Hole-in-the-Rock Road, Part 2: Spooky and Peek-a-Boo Slot Canyons
Our adventures in Spooky and Peek-a-Boo Slot Canyons – coincidentally timed on Halloween – were ridiculously fun. I had expected really tight narrows (10-11 inches wide in Spooky) and some climbing (though not the 12 foot drop we encountered which was also in Spooky) but we were really not prepared overall. Lucky for us, we met a fantastic woman named Sarah at the trailhead who provided us with the third person needed for dog hand-offs and we arrived at the mouth of Peek-a-Boo Canyon just as two tall guys with a rope and previous experience in these canyons were there. Our trio remarked on our good luck multiple times during the day since had we had not joined forces or met the smart guys with the rope at that exact moment, we would have been unable to complete the hike.
Not bringing anything longer than a 6 foot dog rope was a pretty stupid mistake on our part, but we were saved from another mistake when we met the two guys who told us that going up Peek-a-Boo and down Spooky was the way to do it. This was really lucky since everything I had read online directed hikers to go in the opposite direction. At first it seemed that going up the 12 foot dryfall into Peek-a-Boo with the dog was not going to work, and we again questioned the route after we reached the level of the canyon and saw the next required large step up with a large 2 foot deep slippery, mud pool. We had used a combination of coercing Abby to scramble while pushing her from bottom and pulling her from the rope attached to the collar to get her up the first drop, but with a wide slippery pool at the bottom of the next lip, it was nearly impossible to pass her from person to person and then push her up above our heads to the next level. Sarah and I waded through first, sliding and nearly falling in, and were assisted up again by the guys with the rope since the mud made it impossible to grip with our feet. This left Tom to pick up Abbs, carry her across the slick pool and then push her up above his head to us which was a remarkable feat. I’m not exaggerating when I say I couldn’t stay upright in the pool because it was so slippery. Nevermind carry a 50 pound dog without using my hands to prevent myself from falling and then shoulder-press her overhead. As difficult as it sounds dog-wise (well, and human-wise), it was these two obstacles that made us thankful we hadn’t attempted going the route down the canyon which would have left us sliding into the pool of muddy water then dropping the 12 feet at the mouth of the canyon.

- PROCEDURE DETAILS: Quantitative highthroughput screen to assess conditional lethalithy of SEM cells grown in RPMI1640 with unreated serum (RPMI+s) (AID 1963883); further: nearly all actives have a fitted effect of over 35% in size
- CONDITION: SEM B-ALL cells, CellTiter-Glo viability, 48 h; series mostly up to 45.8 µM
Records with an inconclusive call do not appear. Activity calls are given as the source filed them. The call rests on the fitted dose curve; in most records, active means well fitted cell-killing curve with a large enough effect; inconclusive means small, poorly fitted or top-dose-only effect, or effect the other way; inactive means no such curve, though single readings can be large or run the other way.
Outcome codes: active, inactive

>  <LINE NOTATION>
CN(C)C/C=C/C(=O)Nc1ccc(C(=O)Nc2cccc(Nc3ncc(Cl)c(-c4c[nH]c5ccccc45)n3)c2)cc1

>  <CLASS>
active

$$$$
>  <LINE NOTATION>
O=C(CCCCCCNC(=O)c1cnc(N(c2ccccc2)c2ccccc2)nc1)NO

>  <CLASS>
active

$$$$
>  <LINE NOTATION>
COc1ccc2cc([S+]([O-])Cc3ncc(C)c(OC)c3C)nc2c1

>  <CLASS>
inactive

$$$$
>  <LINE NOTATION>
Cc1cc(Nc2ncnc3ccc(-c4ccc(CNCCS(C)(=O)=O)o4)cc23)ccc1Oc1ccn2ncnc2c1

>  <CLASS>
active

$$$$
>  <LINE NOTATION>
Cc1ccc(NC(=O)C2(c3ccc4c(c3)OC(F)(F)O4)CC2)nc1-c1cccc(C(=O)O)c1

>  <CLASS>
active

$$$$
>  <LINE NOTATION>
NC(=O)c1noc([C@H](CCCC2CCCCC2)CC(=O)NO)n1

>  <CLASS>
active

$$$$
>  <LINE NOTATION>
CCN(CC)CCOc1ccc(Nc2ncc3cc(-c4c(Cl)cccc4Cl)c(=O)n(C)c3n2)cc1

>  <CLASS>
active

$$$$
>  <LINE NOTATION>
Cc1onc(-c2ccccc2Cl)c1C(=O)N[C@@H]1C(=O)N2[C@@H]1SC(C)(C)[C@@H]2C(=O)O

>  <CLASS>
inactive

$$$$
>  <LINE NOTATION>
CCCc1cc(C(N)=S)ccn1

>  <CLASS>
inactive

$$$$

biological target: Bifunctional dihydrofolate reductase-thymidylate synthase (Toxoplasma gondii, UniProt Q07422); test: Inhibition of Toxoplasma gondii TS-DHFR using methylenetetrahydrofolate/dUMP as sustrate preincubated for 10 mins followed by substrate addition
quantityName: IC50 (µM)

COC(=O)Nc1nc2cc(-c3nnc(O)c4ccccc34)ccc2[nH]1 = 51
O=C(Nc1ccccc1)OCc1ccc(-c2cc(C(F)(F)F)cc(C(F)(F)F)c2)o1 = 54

At that point our two tall canyon angels went on ahead while we began exploring the arches and twists of the slot canyon. Tom, Sarah, and I had all been in slot canyons before, but Peek-a-Boo was really impressive – beautiful, wide-ranging in color, fun, and full of surprises at each turn. There were a few more places we had to hand off packs to each other, climb over choke stones, and coerce the dog, but most of it was easy walking and I managed to get in a few decent pictures along the way. Soon enough however we found the canyon walls dropping as the ground rose up, and we emerged onto the slickrock plains. Following the cairns we crossed a half mile of open ground, entered a sandy wash, and then hiked down the dry stream bed as it became embedded in the sandstone walls. Very suddenly we were in the midst of the purple, twisting sandstone of Spooky, navigating tightening turns and narrowing narrows. The canyon then opened slightly – and briefly – by an arch but closed in again until we reached a cluster of boulder-sized choke stones, suspended in the air.
From this point on, navigating the canyon became trickier and my camera mostly stayed in it’s bag. We spent about 20 minutes at the cluster of boulders pondering where we should attempt to drop down. Our options were an approximately 15 foot drop that might be mitigated by the ability to do part of it as a steep slide, or a 12 foot drop that might offer a few foot holds. Again, due to poor planning we had no decent length of rope, plus we had Abby with us who, despite her athleticism, would not willingly jump down that distance. After group negotiations we all took slightly different routes but Tom went first, providing literal support as Sarah and I had to drop backwards into an uneven section of canyon floor that wasn’t visible from above. We also had to hand the dog down which we did without major injuries to any of us though Sarah got the brunt of the scratches when Abbs panicked while I was lowering her into the hole.
After the drop we traversed the narrowest sections of the canyon which required handing off packs – and also Abby when the floor of the canyon disappeared leaving us to balance on the twisted ledges. All this may sound like complaining but I assure you this was the most fun I’ve had on a hike in a long time. The challenges of negotiating the canyons combined with the beauty and uniqueness of the formations made it truly awesome. I hope to return some day to not only re-experience it, but also take better photos.